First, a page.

Blessed Anne Catherine Emmerich tells us that Mary’s sister was conceived of the marital relations of Joachim and Anna, years before the Immaculate Conception of Mary. So Joachim and Anna were not virgins.

But she also tells us, based on her visions from God, that the Immaculate Conception of Mary was accomplished miraculously and virginally, not by marital relations. This assertion is found in two of her books. These books have been published many times, in many languages, with the imprimatur of many different Bishops. Therefore, it is not a condemned idea to say that Mary was conceived miraculously and virginally, rather than by marital relations. However, this point is speculative theology (at the present time), since the Magisterium has no teaching on this question either way.

3. The claim that the dogma of the Immaculate Conception includes only Mary’s sanctification in soul at her conception, and not also her preservation from ALL EFFECTS of original sin, even on the body.

The Immaculate Conception preserved the Virgin Mary from every stain of original sin, that is, from every effect of the sin at the origins of humanity, the sin of Adam and Eve. One of the effects of original sin is that the descendants of Adam and Eve are not given sanctifying grace at conception. Mary was preserved from this effect, and so she did have sanctifying grace from conception. The other descendants of Adam and Eve, other than Jesus and Mary, are have original sin from conception, and at Baptism original sin is entirely taken away, and they receive sanctifying grace.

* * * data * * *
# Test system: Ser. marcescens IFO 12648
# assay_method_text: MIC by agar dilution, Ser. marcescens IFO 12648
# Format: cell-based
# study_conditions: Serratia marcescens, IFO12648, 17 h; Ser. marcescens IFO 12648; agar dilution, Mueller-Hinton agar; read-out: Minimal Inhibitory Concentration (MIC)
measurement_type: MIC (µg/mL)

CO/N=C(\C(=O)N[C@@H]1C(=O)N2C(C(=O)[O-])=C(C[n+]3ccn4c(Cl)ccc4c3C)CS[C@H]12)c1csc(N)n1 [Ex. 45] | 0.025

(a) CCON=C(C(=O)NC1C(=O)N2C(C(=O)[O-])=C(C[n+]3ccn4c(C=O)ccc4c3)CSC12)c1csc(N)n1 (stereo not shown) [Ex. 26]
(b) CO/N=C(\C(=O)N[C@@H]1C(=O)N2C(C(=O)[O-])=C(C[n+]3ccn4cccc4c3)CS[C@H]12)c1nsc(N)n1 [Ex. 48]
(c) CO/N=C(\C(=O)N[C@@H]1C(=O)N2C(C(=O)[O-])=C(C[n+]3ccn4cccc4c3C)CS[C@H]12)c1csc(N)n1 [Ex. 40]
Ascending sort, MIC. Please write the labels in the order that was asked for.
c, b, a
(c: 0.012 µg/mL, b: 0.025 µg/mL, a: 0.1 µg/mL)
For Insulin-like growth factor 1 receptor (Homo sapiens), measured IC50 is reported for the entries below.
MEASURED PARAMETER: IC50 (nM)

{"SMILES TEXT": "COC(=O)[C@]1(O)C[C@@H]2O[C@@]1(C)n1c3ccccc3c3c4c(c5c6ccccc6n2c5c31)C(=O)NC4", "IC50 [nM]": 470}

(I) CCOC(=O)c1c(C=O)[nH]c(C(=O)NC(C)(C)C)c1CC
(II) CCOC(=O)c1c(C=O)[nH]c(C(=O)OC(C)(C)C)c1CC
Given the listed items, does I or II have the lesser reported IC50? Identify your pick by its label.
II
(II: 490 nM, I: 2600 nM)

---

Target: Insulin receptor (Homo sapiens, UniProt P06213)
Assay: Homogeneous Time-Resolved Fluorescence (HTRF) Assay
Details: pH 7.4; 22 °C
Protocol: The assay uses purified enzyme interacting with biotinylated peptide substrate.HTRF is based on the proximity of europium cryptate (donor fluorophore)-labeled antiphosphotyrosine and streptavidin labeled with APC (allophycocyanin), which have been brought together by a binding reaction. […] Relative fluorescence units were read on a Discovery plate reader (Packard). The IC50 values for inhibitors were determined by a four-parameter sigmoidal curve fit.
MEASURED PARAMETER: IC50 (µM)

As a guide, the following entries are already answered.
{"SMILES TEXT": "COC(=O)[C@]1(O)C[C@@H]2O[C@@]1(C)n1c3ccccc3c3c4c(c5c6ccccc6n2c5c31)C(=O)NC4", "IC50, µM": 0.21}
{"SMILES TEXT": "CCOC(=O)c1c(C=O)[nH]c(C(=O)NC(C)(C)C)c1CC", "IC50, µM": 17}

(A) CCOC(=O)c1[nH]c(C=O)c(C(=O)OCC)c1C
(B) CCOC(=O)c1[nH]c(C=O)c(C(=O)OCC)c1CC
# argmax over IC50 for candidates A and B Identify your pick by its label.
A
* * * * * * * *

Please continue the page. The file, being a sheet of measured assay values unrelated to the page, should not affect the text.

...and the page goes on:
The Immaculate Conception also preserved the Virgin Mary from the effects of original sin on the body. For the Council of Trent infallibly teaches that original sin affected Adam and his posterity in body and soul (not in soul alone, nor in body alone). Mary was not subject to death or injury or disease, due to original sin. If she died at the end of her life, this occurred only because it was the will of God, and not due to the effects of original sin on body or soul.

4. Another common error is to confuse the Immaculate Conception with the virginal conception and Incarnation of Jesus.

These two conceptions, the one of Mary in the womb of Anna and the other of Jesus in the womb of Mary, are similar in some ways, and different in other ways. Jesus and Mary were both conceived without the effects of original sin, and with the fullness of sanctifying grace. However, Mary’s conception was unique in that she was preserved from the original sin that she would have inherited, if not for the intervention of God. Adam and Eve were created without original sin because it did not yet exist; they committed original sin sometime after their creation. Jesus would not have inherited original sin: first, because He is God, and second, because Mary did not have original sin to pass on to Him. So Mary is the only human person who received the singular gift of the Immaculate Conception.

For more on these topics, see my booklets:
Original Sin and the Immaculate Conception
The Virginity of Jesus and Mary

by
Ronald L. Conte Jr.
Roman Catholic theologian and
translator of the Catholic Public Domain Version of the Bible.